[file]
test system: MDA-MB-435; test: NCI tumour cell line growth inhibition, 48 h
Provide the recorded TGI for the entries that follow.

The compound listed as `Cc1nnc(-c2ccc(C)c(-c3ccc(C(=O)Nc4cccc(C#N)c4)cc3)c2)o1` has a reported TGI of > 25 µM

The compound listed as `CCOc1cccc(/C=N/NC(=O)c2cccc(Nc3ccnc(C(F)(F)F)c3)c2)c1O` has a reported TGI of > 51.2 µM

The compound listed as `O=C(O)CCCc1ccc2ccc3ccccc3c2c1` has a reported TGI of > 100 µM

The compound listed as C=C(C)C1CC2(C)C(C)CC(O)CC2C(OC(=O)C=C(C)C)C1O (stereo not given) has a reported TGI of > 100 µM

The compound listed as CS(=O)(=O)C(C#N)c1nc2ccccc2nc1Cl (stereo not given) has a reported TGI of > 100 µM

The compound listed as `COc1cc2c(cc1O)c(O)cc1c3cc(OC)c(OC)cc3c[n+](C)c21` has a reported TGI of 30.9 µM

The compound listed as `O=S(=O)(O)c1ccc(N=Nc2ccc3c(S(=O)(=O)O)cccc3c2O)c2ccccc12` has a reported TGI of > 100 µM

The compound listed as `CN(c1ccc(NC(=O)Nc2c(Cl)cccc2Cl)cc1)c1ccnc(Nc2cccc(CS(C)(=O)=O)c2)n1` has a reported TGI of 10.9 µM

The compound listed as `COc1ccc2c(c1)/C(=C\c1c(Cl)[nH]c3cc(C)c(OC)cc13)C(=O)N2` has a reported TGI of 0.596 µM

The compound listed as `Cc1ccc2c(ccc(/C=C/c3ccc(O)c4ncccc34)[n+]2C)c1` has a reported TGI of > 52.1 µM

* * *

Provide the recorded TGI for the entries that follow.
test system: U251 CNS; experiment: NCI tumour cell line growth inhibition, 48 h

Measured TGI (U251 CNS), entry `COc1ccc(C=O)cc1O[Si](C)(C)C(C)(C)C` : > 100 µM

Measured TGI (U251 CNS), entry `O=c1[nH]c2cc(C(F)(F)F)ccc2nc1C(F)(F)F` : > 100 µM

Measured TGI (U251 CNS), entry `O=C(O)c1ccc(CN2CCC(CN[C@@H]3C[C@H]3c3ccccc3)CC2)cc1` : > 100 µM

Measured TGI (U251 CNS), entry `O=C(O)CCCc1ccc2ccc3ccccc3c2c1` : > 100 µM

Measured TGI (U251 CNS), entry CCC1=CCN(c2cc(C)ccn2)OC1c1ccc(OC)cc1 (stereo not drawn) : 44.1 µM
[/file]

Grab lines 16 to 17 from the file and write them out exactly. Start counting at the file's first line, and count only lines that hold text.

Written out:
Measured TGI (U251 CNS), entry `COc1ccc(C=O)cc1O[Si](C)(C)C(C)(C)C` : > 100 µM

Measured TGI (U251 CNS), entry `O=c1[nH]c2cc(C(F)(F)F)ccc2nc1C(F)(F)F` : > 100 µM